Hamas leader responsible for West Bank terror attacks made 2nd-in-command
Al-Arouri, in charge of Hamas' military wing in W. Bank, is appointed dep. head of Hamas' political bureau; last June, al-Arouri and other Hamas officials were forced to leave Qatar as part of Gulf states diplomatic crisis, after US exerted pressure on Qatar to oust them.
Senior Hamas official Saleh al-Arouri, who is in charge of the organization's military wing in the West Bank, was officially appointed deputy head of the Hamas political bureau in the Gaza Strip on Thursday. The appointment makes al-Arouri Hamas' second-in-command in the terrorist group turned political party, after Hamas Leader Ismail Haniyeh, who serves as head of its political bureau.
Al-Arouri's appointment was decided upon during a meeting of the Hamas political bureau in Cairo three weeks prior. Al-Arouri arrived in Cairo to attend the meeting with other members the Hamas leadership abroad, as well as members of the Hamas leadership in Gaza, headed by Haniyeh.
Despite living abroad for the past several years, al-Arouri has nevertheless been hard at work to establish Hamas military cells in the West Bank, aimed at carrying out terrorist attacks against Israeli targets. Among these was the kidnapping and murder of the three Israeli teenagers in Gush Etzion in June 2014, which al-Arouri is believed to have orchestrated. Their murder led Israel to launch Operation Brother's Keeper, which escalated and was followed by Operation Protective Edge in July of that same year.
Al-Arouri has previously been ousted from two Muslim-Majority countries and is now residing in Lebanon. In December '15, he was expelled from Turkey as a goodwill gesture toward Israel, as the two countries continued to work toward a reconciliation following the Marmara flotilla affair. Last June, he was ousted from Qatar, after several Arab Gulf countries accused Qatar of aiding terrorist organizations. The US then exerted pressure on Qatar to remove Hamas leadership from within its borders, in exchange for US intervention to end the crisis, which led to al-Arouri's ejection.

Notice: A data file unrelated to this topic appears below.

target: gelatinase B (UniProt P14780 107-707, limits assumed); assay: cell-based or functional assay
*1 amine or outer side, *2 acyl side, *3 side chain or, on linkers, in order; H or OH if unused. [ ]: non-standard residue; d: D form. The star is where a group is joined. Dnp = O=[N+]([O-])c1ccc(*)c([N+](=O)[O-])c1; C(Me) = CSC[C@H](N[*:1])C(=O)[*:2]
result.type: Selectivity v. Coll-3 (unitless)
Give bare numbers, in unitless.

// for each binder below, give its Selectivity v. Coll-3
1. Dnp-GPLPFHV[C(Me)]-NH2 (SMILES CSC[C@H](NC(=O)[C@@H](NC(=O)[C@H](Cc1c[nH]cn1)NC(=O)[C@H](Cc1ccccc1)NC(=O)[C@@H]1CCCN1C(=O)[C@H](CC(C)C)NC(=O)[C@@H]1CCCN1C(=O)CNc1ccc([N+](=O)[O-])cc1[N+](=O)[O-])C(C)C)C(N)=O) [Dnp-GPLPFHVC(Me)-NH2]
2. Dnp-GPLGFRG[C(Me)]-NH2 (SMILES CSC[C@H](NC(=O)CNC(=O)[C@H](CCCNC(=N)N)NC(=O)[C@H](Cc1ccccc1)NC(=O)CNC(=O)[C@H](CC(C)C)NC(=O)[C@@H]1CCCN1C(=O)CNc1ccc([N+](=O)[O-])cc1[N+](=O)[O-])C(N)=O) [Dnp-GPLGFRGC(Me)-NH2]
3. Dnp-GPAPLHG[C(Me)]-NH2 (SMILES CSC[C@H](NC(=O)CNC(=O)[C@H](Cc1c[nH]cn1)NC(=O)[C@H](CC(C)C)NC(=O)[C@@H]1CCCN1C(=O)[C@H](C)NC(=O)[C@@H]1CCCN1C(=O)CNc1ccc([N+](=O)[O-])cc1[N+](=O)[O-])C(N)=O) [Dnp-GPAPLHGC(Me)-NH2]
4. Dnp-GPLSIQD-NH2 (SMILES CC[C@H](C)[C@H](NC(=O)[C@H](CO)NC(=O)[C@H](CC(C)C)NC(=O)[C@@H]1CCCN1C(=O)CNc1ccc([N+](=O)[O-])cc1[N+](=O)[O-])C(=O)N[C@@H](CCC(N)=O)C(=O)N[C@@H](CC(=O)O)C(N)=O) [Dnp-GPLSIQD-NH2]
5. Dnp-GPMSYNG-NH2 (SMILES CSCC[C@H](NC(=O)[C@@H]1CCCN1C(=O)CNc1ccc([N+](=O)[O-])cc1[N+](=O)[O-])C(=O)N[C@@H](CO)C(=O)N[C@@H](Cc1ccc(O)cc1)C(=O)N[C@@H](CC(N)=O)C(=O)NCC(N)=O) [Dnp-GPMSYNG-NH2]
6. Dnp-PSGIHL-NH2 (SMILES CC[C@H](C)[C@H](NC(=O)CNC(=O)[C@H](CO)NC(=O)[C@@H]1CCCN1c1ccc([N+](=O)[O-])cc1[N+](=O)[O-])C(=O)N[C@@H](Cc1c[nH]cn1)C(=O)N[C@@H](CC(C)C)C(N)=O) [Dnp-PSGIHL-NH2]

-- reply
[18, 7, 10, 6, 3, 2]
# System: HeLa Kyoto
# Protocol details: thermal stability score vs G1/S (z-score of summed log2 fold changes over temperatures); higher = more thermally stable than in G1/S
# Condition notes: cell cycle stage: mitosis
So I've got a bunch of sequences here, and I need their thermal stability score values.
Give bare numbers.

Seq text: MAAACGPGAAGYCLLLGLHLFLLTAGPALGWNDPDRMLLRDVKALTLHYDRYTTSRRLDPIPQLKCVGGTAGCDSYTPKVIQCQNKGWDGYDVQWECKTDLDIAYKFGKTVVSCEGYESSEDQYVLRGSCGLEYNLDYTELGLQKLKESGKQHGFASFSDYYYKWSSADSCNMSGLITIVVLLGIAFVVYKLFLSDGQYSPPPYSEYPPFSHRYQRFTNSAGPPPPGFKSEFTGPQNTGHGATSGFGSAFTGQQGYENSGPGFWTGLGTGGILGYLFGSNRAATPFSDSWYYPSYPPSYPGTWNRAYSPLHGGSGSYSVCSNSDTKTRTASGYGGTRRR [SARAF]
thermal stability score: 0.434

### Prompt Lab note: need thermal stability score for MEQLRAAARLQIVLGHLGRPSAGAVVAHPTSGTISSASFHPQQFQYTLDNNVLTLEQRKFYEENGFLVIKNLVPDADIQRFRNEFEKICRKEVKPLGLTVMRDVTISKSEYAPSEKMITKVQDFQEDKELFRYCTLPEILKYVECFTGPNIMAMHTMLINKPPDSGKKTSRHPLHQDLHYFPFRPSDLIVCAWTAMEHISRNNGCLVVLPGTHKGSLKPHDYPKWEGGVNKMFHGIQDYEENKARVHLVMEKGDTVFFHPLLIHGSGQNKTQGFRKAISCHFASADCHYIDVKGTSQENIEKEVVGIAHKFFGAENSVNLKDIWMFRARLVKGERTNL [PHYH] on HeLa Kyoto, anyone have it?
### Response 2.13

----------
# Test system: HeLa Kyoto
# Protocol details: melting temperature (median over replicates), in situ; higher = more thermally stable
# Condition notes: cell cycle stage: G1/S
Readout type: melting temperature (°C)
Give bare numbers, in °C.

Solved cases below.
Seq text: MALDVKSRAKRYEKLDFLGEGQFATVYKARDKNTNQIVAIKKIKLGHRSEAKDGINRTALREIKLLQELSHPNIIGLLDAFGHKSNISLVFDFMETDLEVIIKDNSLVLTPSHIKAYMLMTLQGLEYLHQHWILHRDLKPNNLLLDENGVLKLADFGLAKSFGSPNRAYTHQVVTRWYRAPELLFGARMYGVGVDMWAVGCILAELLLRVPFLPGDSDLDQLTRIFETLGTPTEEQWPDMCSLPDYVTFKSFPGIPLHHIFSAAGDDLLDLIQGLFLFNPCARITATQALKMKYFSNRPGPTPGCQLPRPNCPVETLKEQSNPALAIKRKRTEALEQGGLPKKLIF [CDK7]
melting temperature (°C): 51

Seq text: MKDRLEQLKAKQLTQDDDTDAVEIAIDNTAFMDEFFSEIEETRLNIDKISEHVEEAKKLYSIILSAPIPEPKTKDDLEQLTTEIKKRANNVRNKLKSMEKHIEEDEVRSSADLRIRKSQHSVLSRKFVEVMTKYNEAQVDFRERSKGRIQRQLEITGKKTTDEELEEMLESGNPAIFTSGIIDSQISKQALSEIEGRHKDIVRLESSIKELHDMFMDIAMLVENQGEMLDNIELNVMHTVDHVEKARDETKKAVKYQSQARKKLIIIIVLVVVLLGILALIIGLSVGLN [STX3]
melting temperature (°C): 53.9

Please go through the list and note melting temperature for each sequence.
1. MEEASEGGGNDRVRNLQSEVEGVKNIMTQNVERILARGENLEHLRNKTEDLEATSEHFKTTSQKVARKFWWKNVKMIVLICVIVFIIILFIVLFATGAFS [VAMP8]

Now in Lebanon, al-Arouri was photographed two months ago during a meeting he had held with an Iranian official in Beirut.
A strong supporter of Iran, al-Arouri advocates restoring relations with Tehran—which also relations with Hamas over their support of the rebels in the Syrian civil war—in order to bolster Hamas' military wing.
In recent years, al-Arouri has become a very dominant figure in Hamas and, unlike most members of the organization's leadership, he always moves between the organization's political activity and its military activity.
Al-Arouri, 51, was born in the village of Aroura near Ramallah in 1966. He acquired his basic and higher education in the West Bank and holds a BA in Islamic Sharia law from the University of Hebron. Al-Arouri was religious orientated from an early age and served as head of the Islamic faction at the university.
After the establishment of Hamas, al-Arouri was one of the founders of Hamas's military wing in the West Bank and participated in its activities during the first intifada.
He was arrested by Israeli authorities in 1990, 1992 and 2007, spending six months, 15 years and 3 years respectively for his leadership role in Hamas and various terrorism activities. After his last stint in prison, al-Arouri was deported from Gaza as his presence was reputed to pose a threat to Israel.
He moved to Syria and stayed there for three years. The severing of relations between Hamas and the Assad regime against due to Hamas' support for the rebels in the Syrian civil war forced al-Arouri to leave Damascus and move to Turkey in 2012.
Following the new appointment, Hamas' top echelon will be comprised of Haniyeh, Al-Arouri, and the organization's third-in-command Yihya Sinwar, a military leader in Gaza and who was appointed by Hamas to be the strip's prime minister. Rabidly anti-Israel, Sinwar is also the most senior Hamas leader released in the Shalit deal.